3 3. Laboratory Work [0pts] 3. The Equation of otion for the Atwood s achine To find the equation of motion for Atwood s machine we calculate the sum of the forces acting on the system. There are three separate forces in our system: the force of gravity on each mass and the force due to friction in the pulley. The force due to friction on the pulley is the sum of the tension in the strings on either side of the pulley (T and T ) and the weight of the pulley ( p g) multiplied by µ, the coefficient of friction. F = g g ( T + T + p g) = µ Equation 3. T Note that we have defined the direction that the larger mass ( ) moves the positive direction. T is the total mass of the system and a is the acceleration. The total mass of Atwood s machine is made up of three separate masses:, and p. Summing everything up we get the equation: p g g µ ( T + T + p g) = ( + + ) a. Equation 3. p is multiplied by a factor of ½ because the pulley is being angularly accelerated rather than linearly accelerated like and. a TA or TI Signature 3 of 6
4 3. easuring the Acceleration Digital Timer Setup Diagram of Digital Setup Plastic Tube p > Timer D L Timer Figure 3. There are four variables that need to be measured to find the acceleration of gravity from this setup: D, the length of the plastic tube, L, the distance between the two photogate timers and t and t, the times recorded by the timers. Speed is equal to distance divided by time. At the first timer, the speed is D v =. Equation 3.3a t For the second timer, the speed is D v =. Equation 3.3b t The change between v and v is the acceleration. Using the kinematic equations, the acceleration can now be determined: v = v + at Equation 3.4a L = v t + at Equation 3.4b From Equation 3.4a: v v t a Combining Equation 3.4b and Equation 3.5: v v v a v v + a a = Equation 3.5 ( ) ( ) = L Equation 3.6 TA or TI Signature 4 of 6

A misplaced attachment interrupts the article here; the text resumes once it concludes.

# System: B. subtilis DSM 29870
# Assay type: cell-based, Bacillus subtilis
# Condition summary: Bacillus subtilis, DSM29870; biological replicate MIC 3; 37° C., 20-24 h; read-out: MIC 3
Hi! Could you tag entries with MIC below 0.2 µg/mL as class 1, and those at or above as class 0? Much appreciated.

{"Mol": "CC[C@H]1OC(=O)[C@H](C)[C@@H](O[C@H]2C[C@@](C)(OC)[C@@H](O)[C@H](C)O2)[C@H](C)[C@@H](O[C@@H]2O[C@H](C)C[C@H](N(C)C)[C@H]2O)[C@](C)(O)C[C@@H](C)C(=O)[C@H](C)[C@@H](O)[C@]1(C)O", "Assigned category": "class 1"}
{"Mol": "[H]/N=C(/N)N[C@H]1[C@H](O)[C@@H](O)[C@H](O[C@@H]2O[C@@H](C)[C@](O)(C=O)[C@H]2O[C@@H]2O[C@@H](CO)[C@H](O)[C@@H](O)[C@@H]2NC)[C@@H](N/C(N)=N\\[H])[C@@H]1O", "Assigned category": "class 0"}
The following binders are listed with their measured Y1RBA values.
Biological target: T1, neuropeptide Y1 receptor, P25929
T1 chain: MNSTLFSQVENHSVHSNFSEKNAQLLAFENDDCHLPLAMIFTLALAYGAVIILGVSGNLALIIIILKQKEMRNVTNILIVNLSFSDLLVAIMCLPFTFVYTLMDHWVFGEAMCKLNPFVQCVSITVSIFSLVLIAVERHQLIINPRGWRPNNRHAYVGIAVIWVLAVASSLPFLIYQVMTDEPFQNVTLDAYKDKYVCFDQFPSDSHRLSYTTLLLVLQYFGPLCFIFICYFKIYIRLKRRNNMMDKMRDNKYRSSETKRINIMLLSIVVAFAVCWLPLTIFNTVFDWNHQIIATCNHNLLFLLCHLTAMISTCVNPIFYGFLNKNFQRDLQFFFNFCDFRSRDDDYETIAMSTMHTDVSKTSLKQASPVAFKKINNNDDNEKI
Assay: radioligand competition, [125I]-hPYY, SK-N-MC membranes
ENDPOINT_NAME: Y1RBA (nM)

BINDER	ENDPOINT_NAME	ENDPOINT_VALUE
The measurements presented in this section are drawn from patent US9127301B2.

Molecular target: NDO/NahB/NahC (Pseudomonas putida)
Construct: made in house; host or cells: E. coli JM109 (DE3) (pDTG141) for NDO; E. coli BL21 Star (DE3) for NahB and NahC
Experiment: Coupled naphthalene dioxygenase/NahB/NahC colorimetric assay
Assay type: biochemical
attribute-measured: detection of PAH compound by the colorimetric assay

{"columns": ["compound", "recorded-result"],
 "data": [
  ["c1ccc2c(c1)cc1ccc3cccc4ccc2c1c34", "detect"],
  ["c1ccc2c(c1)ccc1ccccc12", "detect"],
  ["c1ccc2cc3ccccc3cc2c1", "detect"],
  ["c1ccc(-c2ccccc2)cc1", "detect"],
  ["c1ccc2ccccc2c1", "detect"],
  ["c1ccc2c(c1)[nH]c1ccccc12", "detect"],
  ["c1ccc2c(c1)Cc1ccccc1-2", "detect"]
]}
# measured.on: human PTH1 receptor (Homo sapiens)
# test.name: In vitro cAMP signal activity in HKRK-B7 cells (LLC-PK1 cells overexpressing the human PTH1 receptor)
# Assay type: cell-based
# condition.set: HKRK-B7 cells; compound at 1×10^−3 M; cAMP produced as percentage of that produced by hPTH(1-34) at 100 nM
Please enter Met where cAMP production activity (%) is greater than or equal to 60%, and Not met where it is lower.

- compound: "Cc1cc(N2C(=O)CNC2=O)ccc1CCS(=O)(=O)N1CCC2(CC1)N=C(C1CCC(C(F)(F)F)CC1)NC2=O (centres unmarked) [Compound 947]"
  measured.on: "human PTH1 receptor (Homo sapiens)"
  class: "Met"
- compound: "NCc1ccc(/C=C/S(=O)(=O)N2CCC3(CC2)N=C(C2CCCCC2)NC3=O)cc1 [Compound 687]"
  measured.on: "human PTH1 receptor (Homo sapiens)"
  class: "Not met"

5 D L t t a Equation 3.7 = Analog (Hand) Timer Setup Diagram of Analog Setup A. Before releasing p B. Stop timing when hits floor p > S Floor Figure 3. In this section starts at rest, making the kinematics equations much simpler. Now only two variables must be measured to find the acceleration of gravity. The distance from the bottom of to the floor is S. The time, t, is measured with the hand timer. The kinematic equations for this section are similar to the previous section: v final = at Equation 3.8a y final S = = at Equation 3.8b Solving for a we find: S a = Equation 3.9 t TA or TI Signature 5 of 6